Alan Parkinson (King’s Ely School) and Dr Benjamin Hennig (University of Oxford) have received the Royal Geographical Society’s Innovative Geography Teaching Grant, which provides funding for geography teachers at secondary level for the development of imaginative and creative educational resources, with a university collaborator.
The grant allowed the production of the first set of resources as part of the new Education section here on the Londonmapper website.
Objectives: The Census of 2011 generated a huge amount of data – around 1.5 billion pieces of information.
Work has already started on making sense of this through data visualisation, and these are starting to be used in secondary Geography classrooms. By focusing on London, this resource provides a context which has national relevance, but is on a more manageable scale. It provides a framework for using Census data and a range of visually stunning maps to support imaginative enquiry work, which will also extend students’ critical thinking as they explore the sprawling city of London.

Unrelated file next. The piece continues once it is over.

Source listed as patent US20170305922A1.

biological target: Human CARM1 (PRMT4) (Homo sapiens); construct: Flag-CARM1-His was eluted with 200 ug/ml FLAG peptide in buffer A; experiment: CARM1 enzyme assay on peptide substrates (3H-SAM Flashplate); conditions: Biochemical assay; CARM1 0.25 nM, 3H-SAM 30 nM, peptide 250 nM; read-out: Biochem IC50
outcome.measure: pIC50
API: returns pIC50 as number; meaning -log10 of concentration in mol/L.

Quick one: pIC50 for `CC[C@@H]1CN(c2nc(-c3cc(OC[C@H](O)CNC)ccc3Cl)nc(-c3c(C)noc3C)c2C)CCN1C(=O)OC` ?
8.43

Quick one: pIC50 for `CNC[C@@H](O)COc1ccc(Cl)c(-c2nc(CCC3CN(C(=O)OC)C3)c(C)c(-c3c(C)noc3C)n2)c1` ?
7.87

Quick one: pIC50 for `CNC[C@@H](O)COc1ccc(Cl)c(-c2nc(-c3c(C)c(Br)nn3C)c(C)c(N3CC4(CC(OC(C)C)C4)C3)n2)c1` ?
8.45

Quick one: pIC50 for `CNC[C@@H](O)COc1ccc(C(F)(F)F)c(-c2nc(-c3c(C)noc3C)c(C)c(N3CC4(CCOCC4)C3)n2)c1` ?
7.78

In this teaching unit, students will conclude by taking the role of future urbanists from the 23rd Century, who are looking back at the London of the 21st Century to uncover the factors which lead to its later fate. Students will explore possible, probable and preferable urban futures for the city.
Find out more:
Teachers’ guide to Londonmapper
This resource was awarded an Innovative Geography Teaching Grant
from the RGS-IBG in 2014